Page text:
When Burger King bought out Canadian icon Tim Hortons Inc. last year, it seemed like a great opportunity for investors. The deal was led by 3G Capital, a very successful Brazilian private equity firm, and backed by Warren Buffett. The combined company, Restaurant Brand International Inc. (TSX:QSR)(NYSE:QSR), is also owned by activist investor Bill Ackman.
Then the shares rocketed skyward. To be more specific, the stock gained more than 40% in less than three months. It surely left many investors feeling left out. Since then, however, the shares have come down a bit. So, if you regret missing out the first time, you have a second chance. We take a closer look below.
A great new company
Before being bought out by Burger King, Tim Hortons was facing limited growth opportunities. The Canadian market was close to saturated, and the United States had been a challenge for many years. Today, the story is very different.
Most notably, Tim’s could apply the “Master Limited JV” model, which Burger King pioneered, to accelerate its international expansion. Burger King also has a great partner network, which Tim’s could leverage to help reduce costs.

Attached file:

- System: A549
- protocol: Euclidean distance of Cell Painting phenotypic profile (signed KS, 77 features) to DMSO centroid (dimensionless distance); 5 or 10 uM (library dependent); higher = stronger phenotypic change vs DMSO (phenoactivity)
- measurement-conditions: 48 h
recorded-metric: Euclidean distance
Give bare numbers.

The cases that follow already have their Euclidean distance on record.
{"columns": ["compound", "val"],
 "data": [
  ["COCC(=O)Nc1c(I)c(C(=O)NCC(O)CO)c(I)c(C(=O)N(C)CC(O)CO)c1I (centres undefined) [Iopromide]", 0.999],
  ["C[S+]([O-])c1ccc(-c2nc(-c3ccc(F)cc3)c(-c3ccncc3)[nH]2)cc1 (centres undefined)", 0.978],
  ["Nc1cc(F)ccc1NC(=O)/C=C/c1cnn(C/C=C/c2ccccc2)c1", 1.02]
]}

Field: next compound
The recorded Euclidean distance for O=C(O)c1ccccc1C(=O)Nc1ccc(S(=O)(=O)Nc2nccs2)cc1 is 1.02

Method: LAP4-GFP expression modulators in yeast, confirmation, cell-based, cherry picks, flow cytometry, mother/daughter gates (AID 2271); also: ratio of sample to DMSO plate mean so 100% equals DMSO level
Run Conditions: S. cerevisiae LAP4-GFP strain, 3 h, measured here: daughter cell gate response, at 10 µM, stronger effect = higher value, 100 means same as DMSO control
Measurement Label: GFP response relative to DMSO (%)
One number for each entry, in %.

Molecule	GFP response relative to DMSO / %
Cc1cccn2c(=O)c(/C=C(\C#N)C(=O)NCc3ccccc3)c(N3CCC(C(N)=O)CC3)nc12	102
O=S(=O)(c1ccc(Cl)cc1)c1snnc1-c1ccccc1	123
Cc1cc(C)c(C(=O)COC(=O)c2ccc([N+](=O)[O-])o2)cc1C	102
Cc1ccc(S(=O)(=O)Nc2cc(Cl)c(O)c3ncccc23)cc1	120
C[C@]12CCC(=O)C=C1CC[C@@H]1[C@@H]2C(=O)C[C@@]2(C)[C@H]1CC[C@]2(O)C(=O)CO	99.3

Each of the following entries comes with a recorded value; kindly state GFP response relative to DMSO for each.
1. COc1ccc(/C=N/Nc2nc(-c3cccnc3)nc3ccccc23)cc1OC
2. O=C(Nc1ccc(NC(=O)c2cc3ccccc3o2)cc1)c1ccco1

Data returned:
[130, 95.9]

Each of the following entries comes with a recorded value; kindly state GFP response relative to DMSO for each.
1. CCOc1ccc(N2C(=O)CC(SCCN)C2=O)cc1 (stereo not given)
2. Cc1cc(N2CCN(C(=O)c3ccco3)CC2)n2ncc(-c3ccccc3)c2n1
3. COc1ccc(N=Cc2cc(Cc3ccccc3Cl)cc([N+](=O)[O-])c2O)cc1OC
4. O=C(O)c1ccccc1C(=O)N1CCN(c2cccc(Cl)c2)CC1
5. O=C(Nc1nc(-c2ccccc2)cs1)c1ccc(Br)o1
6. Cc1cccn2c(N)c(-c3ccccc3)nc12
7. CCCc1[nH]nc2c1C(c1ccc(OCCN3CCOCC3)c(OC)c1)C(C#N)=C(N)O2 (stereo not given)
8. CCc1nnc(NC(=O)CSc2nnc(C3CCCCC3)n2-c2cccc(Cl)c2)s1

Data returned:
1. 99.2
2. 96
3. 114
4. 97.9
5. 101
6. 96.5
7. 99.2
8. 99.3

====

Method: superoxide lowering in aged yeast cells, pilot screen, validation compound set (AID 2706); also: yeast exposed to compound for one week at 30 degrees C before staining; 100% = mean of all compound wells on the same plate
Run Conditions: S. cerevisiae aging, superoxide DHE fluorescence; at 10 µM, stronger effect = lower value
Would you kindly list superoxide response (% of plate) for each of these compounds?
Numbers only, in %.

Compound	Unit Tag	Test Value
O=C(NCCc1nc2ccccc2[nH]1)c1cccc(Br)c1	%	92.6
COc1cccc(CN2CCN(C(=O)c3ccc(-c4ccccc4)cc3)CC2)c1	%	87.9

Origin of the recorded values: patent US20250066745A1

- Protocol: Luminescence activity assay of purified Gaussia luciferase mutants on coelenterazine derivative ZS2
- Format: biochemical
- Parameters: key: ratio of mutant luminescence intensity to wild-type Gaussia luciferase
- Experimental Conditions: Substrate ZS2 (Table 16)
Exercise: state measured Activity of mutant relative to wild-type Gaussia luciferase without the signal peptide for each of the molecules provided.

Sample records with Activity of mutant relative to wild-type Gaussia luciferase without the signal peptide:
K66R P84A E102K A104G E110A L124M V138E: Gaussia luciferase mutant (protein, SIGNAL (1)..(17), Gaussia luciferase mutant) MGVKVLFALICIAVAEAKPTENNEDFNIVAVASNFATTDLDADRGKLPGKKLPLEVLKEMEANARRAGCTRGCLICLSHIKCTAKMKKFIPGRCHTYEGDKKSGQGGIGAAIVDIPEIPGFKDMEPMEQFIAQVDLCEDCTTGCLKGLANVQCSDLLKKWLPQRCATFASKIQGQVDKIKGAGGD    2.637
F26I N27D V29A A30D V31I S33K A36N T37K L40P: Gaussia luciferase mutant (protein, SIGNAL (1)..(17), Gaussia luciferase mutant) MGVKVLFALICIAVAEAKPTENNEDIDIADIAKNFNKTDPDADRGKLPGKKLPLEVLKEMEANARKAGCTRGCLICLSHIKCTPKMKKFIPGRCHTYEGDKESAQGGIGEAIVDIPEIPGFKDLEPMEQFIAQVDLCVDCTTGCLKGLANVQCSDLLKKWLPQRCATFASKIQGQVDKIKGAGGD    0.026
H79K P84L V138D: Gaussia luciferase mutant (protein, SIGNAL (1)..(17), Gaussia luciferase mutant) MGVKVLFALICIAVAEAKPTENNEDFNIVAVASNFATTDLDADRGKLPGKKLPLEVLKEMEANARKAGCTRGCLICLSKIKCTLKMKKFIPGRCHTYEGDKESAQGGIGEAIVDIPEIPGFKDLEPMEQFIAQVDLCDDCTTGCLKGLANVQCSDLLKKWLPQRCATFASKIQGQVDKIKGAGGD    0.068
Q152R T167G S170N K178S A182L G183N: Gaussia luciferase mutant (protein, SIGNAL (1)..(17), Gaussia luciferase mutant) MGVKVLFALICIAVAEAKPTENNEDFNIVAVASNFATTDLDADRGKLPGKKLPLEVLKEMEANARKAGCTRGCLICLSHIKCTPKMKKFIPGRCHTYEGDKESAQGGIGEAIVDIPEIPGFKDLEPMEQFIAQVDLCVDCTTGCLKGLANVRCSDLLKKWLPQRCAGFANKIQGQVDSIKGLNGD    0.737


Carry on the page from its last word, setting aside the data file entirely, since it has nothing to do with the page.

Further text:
To make things clear, this is not exactly an international franchise; roughly two-thirds of RBI’s revenue still comes from Canada. So, there are plenty of opportunities to grow in other countries.
A solid team
If you invest in RBI, you’ll have a great team on your side. Just look at what 3G Capital, which owns a majority stake in the company, did with Burger King. Over the course of four years, Burger King’s profit margins tripled under 3G’s leadership.
Of course Warren Buffett needs no introduction, and he has plenty of confidence in this company. Not only did he help finance the Tim Hortons buyout, he bought an additional stake in shares after the merger. He now owns 4.2% of the company.
Likewise, Bill Ackman should be a very familiar name. He orchestrated the turnaround at Canadian Pacific Railway Limited, and runs one of the world’s most successful activist hedge funds. It’s unlikely that anyone will get out of line at RBI, but if shareholders get shortchanged in any way, then Mr. Ackman is a great ally to have.
A more reasonable price
In early March, shares of RBI were very expensive, trading for about US$45. Since then, they have fallen to under US$39 as of this writing. That’s a drop of nearly 15%. The shares now trade at about the same price that Warren Buffett paid. So, if you want a chance to invest alongside the Oracle of Omaha, now is a great chance. If you miss it, it may not come around again.
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This article represents the opinion of the writer, who may disagree with the “official” recommendation position of a Motley Fool premium service or advisor. We’re Motley! Questioning an investing thesis — even one of our own — helps us all think critically about investing and make decisions that help us become smarter, happier, and richer, so we sometimes publish articles that may not be in line with recommendations, rankings or other content.
Fool contributor Benjamin Sinclair has no position in any stocks mentioned.